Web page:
Next, I’m going to add few more patterns to the Playlist and extend and arrange the drum sequence a bit (I copy and paste the original pattern, use the Make unique -feature to make the copied pattern unique and add a subtle changes to the placement of the clap sample in the drum sequence).
Here’s the whole drum sequence and arrangement (in total, this drum sequence consists of four slightly different drum patterns):
Next, I’m going to add a bit of diversity to the drum groove with a percussion sample (I’m using a tom drum sample from the Vengeance Essential Club Sounds Vol 4: “VEC4 Percussion 080.wav”).
After loading it to a Sampler Channel, I open the drum Pattern 2 and place it to step 11 in the Step Sequencer. I also add it to steps 2 and 8 in Patterns 3 and 4.
The tom drum is a bit ‘dry’ as is so I assign it to a Mixer track and drop a Fruity Reeverb into it’s fx slot to give it some ‘continuum’.
Check the image below for the settings:
I used a long Decay time (around 8 seconds) for the continuum. I also set the Reverb color to Warmer (for a warmer reverb mood) and tweak the Low- and HighCut to adjust the frequency range of the input signal.
Now, to add a little more excitement to the beat, I’m going to make the clap sample to ‘dip’ the tom drum reverb tail and I’ll use a sidechain compression for this.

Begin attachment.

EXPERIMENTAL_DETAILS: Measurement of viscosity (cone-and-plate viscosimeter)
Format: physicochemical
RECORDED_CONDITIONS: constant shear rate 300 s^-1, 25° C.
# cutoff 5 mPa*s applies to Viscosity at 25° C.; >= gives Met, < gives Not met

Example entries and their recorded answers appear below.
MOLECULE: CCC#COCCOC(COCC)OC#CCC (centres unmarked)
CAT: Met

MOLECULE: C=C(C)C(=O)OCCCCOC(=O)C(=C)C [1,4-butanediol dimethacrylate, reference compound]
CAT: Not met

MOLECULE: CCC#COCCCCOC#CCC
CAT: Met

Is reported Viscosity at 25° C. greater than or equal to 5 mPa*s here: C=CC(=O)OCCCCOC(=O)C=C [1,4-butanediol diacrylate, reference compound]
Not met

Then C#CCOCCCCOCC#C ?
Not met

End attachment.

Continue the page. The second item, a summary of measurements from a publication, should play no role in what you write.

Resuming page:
So in the Mixer, I sidechain the clap Mixer track to the tom drum mixer track:
Next, I drop a Fruity Limiter to the tom drum Mixer track’s effect slot (AFTER the Fruity Reeverb) and activate the compressor mode. I’m going to set the compressor so that every time the clap hits, it will duck the tom drum reverb tail and then let it ‘recover’ slowly.
See the image below for the settings:
(long Release time is the key for a slow recover of a compression)
My next task is to program a simple, plucky bass sound with Harmor.
Before I continue, I advice you to refer to the FL Studio Harmor manual (press F1) for indepth explanation what each of the parameters I’m going to tweak will do.
So, after loading the Harmor, I start by dropping the Main pitch to -1200 cents (that’s down by one octave). Under the Pluck section, I set the Pluck decay length to something short (14%) to make this patch sound – well – plucky. I also engage the Unison to change the character of the sound slightly: I set the Unison order to 3, Unison distribution to Classic (default), enable the Alternative unison distribution, set the Unison panning to 0% (to not spread the sound in the stereo field) and Unison pitch thickness to 54%.